How to Get Through a Mental Health Hospitalization
Being hospitalized on a mental health unit, or what they’re increasingly calling a “behavioral health unit,” is certainly not fun. There are the locked doors, the 15 minute checks and the repetitive hospital food with no knives. Yet sometimes that is the level of care necessary to keep someone safe and help them. So although it comes with its own stressors, a hospitalization can be beneficial to someone’s treatment.
Fortunately, after one hospitalization you start to learn the ropes of how everything works and you get more comfortable with the process. But perhaps this is your first hospitalization. If so, I’d like to help. Here are 10 tips for how to get through the hospitalization and even make the most of it:
1. Be assertive with what you need.
While in the hospital, you suddenly lose a lot of freedom. For example, I had to ask to have the bathroom unlocked every time I wanted to use it for the first 24 hours. As someone who struggles with being assertive, this was incredibly difficult. But you deserve to have your needs met. If you also struggle with being assertive, try pushing yourself a little bit at a time to ask for something you want or need. It will get easier with practice.
2. Make a list of questions.
Something I found incredibly helpful was making a list of questions I had. This worked for things I wanted to be assertive about and ask for, and also for questions I had for the doctors. Then I didn’t have to worry about remembering my questions, but I had my list with me to remind me. If it helps, you can even hand someone your list of questions. Plus, it feels great to check things off.
3. Talk in groups.
I tend to be a quiet person, so it takes me a while to open up to people. I also tend to be quite sensitive though, so when others would talk about their problems I would absorb their pain as well. And since I wasn’t expressing myself, this led to a lot of extra stress. What worked was talking and being part of the group. Take a chance by being vulnerable and get some stuff off your chest! The group therapy is there to be a supportive environment, and often it feels great to participate by talking too. Plus, you sometimes get great feedback.
4. Hang out in common areas.
When it’s not time for a scheduled activity, it can be tempting to hole yourself up in your room. What this can lead to is just sitting by yourself ruminating, which is not great for your mental health. What can be healthier, though perhaps uncomfortable at first, is sitting in a common area with other patients. Then you get the chance to talk with and relate to others who are likely to understand what you’re going through.
5. Partake in a hobby.
There is a lot of time to fill between and after groups when on a behavioral health unit. You can start to feel bored very quickly. This is when it’s beneficial to not forget about hobbies you enjoyed before being hospitalized, or perhaps even trying a new hobby. I did a ton of Sudokus when I was in the hospital and even taught some other patients how to do them. I also read a lot, so ask if someone can bring you a book.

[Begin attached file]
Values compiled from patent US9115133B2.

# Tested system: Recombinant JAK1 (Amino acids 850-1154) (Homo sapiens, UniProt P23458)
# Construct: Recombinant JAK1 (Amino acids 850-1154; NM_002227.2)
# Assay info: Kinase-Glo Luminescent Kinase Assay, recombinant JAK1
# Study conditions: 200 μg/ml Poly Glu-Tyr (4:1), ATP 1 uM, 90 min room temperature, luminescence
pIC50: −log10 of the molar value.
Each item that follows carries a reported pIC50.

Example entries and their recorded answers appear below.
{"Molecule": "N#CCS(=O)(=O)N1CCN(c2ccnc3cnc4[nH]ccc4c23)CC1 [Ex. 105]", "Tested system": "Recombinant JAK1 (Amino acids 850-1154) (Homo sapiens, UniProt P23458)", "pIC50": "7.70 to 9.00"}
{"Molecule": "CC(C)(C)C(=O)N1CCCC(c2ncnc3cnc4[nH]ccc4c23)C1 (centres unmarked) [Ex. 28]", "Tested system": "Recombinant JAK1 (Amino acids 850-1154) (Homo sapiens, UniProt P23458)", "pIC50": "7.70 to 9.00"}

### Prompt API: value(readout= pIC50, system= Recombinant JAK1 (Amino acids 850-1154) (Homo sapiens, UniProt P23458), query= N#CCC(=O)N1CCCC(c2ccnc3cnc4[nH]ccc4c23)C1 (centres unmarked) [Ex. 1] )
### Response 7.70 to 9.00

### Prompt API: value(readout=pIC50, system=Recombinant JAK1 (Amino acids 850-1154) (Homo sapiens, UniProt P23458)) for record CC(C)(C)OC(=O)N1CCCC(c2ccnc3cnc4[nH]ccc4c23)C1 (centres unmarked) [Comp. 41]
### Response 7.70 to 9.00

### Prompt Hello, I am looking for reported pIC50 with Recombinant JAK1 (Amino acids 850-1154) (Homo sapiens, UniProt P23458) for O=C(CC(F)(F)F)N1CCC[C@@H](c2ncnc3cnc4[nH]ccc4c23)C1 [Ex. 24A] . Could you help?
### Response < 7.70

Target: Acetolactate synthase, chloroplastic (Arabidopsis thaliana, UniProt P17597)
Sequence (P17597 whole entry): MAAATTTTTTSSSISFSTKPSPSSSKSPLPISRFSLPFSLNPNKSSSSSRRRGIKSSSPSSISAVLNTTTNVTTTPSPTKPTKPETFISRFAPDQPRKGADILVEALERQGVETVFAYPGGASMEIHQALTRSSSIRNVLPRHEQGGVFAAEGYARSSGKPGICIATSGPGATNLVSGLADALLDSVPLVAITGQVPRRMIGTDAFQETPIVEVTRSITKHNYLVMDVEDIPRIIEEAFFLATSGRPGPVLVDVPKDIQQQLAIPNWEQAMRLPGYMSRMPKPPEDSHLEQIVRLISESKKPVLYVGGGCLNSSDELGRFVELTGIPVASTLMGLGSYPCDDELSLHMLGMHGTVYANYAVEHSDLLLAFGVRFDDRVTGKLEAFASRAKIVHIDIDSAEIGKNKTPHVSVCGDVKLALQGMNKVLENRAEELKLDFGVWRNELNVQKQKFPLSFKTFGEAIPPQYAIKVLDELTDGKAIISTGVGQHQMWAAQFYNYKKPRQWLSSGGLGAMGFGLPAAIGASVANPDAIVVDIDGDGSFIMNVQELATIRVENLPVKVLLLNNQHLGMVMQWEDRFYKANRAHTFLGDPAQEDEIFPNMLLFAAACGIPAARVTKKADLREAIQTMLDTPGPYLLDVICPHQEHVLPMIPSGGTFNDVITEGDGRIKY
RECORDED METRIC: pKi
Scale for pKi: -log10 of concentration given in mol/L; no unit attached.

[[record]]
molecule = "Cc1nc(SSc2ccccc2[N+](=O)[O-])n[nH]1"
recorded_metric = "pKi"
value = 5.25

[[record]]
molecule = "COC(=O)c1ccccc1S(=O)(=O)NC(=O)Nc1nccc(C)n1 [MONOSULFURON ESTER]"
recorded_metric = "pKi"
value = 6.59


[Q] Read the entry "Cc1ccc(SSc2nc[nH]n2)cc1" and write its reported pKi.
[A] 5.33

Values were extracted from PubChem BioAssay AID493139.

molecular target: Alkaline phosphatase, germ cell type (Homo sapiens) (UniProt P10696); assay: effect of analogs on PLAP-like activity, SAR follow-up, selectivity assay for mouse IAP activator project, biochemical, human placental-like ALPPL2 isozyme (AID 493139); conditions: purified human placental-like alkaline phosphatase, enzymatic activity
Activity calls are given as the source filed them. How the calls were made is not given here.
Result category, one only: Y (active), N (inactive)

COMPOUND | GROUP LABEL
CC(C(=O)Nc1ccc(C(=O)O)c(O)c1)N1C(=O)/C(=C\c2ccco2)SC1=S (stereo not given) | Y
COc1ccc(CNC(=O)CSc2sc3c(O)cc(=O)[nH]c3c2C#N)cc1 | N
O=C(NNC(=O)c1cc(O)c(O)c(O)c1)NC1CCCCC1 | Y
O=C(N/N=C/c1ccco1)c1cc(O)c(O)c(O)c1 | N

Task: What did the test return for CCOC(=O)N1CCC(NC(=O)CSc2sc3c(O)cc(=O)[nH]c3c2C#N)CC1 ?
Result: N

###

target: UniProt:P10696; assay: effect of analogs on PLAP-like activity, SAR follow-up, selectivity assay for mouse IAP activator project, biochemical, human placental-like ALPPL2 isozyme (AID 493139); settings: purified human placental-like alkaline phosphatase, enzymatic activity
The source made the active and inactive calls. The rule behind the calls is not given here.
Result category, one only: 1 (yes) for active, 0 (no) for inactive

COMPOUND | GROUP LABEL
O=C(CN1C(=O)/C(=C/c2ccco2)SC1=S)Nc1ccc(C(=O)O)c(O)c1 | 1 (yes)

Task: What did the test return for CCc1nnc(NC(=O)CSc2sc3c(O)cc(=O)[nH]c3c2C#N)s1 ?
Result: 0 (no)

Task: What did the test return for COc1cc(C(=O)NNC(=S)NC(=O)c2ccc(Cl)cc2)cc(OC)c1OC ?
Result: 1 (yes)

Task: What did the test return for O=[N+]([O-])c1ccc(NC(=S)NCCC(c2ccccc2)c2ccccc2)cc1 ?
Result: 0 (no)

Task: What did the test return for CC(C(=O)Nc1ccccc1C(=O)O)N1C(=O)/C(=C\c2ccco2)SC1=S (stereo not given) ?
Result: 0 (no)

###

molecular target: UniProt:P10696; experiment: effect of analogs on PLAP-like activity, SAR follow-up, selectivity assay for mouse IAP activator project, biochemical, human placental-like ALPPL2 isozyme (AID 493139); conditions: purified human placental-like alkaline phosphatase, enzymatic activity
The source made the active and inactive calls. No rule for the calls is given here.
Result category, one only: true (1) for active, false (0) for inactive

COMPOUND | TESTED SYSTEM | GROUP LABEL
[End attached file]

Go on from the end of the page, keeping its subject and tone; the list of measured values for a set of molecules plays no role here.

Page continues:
6. Order the mac and cheese.
There is something that can be simply soothing about eating comfort food. And you deserve that comfort. Almost every hospital has mac and cheese as an option. So order or make some late night mac and cheese. You deserve it, and it’s good.
7. Eat that ice cream.
The same goes for ice cream. You have been through a lot, so you deserve a treat. Technically, I think it’s being skillful to treat yourself and counts as self-care.
8. Ask for earplugs.
I don’t know why, but I almost always seem to get a roommate who snores. Fortunately, the nurses have earplugs you can use. If you find all the noise of a hospital hard to sleep through — and who wouldn’t — ask for some earplugs! And if you find being assertive difficult, see numbers one and two. You deserve to have your needs met.
9. Be honest.
It can be tempting to tell the doctors and nurses that everything is suddenly fine because you want to get the heck out of there and go home. For your own sake, please don’t do this. Please be honest with the staff about any problems or side effects you are having. When they ask about suicidal thoughts, tell the truth. Their goal is to help you, and they can’t help unless you are honest.
10. Trust the process.
Hospitalizations can be scary and overwhelming to say the least, but at the end of the day the goal is to keep you safe and make you feel better. Depression and other mental illnesses lie to us and tell us there is no hope or things will never improve. But sometimes you have to listen to that tiny voice of hope and give it a chance by trusting the process. You can do this. I believe in you.
If you or someone you know needs help, visit our suicide prevention resources page.
If you need support right now, call the National Suicide Prevention Lifeline at 1-800-273-8255, the Trevor Project at 1-866-488-7386 or reach the Crisis Text Line by texting “START” to 741741.
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